Celebrations at Nasa as 'Juno' begins its orbit of Jupiter
Nasa celebrated a key triumph yesterday as its $1.1bn (€987m) Juno spacecraft successfully slipped into orbit around Jupiter on a mission to probe the origin of the solar system.
Nasa's Jet Propulsion Laboratory in Pasadena, California, erupted in cheers as the solar observatory successfully entered its aimed-for orbit around the biggest planet in our cosmic neighbourhood at 4.53am BST.
"We are in it," hollered Scott Bolton, Nasa's principal investigator from the Southwest Research Institute in San Antonio, Texas.
"You are the best team ever," he told his colleagues at mission control. "You just did the hardest thing Nasa has ever done."
Juno launched five years ago from Cape Canaveral, Florida and has travelled 1.7 billion miles since then.
"We are learning about nature, how Jupiter formed and what that tells us about our history and where we came from," said Mr Bolton, with the Southwest Research Institute in San Antonio.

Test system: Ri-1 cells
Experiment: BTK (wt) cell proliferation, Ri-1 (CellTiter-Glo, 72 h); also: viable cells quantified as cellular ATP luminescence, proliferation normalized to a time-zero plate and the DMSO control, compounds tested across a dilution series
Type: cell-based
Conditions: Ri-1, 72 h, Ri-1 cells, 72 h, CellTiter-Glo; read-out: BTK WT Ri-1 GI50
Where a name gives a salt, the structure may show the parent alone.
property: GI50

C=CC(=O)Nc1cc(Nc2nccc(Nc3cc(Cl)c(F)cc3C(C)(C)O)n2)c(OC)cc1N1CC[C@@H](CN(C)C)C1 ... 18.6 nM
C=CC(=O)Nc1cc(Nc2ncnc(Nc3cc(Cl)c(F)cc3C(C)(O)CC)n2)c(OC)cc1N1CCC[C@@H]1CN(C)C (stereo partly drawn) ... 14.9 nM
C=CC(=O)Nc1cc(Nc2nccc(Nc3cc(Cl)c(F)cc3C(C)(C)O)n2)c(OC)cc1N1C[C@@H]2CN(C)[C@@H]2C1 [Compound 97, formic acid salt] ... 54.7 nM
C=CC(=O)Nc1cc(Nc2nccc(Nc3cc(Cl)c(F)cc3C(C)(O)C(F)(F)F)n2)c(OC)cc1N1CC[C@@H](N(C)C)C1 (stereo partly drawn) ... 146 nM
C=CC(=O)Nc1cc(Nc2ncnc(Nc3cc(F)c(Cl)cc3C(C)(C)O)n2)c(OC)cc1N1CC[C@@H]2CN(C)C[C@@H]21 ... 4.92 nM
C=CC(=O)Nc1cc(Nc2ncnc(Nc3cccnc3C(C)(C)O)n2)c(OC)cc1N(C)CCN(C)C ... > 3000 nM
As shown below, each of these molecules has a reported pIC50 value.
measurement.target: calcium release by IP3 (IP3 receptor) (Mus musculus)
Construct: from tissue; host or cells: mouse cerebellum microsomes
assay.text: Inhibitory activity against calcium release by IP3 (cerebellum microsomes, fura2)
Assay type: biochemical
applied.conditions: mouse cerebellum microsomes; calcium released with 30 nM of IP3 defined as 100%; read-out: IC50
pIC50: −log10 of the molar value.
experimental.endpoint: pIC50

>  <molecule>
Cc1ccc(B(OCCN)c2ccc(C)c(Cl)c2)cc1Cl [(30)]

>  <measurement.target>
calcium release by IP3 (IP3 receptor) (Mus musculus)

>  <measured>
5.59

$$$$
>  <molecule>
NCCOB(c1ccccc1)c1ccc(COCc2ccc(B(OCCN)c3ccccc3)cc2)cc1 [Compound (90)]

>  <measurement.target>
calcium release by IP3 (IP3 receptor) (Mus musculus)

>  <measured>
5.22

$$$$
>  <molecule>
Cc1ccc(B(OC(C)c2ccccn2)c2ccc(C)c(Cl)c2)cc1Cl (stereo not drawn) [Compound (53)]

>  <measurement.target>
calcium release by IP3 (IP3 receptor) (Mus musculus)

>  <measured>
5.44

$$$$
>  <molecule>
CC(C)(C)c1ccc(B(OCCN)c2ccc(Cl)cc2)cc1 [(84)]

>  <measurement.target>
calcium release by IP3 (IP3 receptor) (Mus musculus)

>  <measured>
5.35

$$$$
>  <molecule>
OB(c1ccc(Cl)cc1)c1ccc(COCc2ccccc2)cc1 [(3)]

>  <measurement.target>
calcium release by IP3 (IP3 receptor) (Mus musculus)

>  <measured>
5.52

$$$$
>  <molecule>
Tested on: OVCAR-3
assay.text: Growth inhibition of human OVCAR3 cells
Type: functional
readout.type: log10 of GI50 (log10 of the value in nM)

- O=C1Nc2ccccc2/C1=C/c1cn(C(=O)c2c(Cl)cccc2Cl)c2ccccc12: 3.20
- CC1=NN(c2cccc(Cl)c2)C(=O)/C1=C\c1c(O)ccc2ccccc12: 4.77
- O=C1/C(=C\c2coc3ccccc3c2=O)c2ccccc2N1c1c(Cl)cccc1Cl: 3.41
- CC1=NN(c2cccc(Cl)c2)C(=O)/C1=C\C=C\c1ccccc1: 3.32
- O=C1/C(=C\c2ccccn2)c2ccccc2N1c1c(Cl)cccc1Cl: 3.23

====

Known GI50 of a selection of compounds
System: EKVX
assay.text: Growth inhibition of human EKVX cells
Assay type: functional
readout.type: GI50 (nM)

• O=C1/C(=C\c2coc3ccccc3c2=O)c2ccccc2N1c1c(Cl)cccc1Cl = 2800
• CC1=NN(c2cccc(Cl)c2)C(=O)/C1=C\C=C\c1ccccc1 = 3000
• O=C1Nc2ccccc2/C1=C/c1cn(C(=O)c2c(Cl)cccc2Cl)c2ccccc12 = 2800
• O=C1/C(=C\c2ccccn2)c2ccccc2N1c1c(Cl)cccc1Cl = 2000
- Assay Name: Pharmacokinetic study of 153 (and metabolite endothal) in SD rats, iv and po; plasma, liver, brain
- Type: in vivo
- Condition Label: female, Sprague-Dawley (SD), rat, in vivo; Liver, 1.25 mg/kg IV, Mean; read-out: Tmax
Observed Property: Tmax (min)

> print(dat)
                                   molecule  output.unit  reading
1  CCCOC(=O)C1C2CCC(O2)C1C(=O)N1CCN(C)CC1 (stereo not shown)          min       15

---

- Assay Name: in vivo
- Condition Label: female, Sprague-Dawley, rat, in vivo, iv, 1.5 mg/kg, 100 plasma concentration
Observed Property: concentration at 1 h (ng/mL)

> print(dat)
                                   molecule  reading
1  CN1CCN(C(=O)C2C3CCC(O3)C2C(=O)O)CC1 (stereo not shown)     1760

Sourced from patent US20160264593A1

Its inaugural orbit of the solar system's most massive planet - the fifth from the sun - will last 53 days. Subsequent orbits will be shorter.
Nasa expects Juno to be in position for its first close-up images of Jupiter on August 27, the same day its science instruments are turned on for a test run.
Only one other spacecraft, Galileo, has ever circled Jupiter, which is itself orbited by 67 known moons. Mr Bolton said Juno was likely to discover even more.
Seven other US space probes have sailed past the gas giant on brief reconnaissance missions before heading elsewhere in the solar system. © Daily Telegraph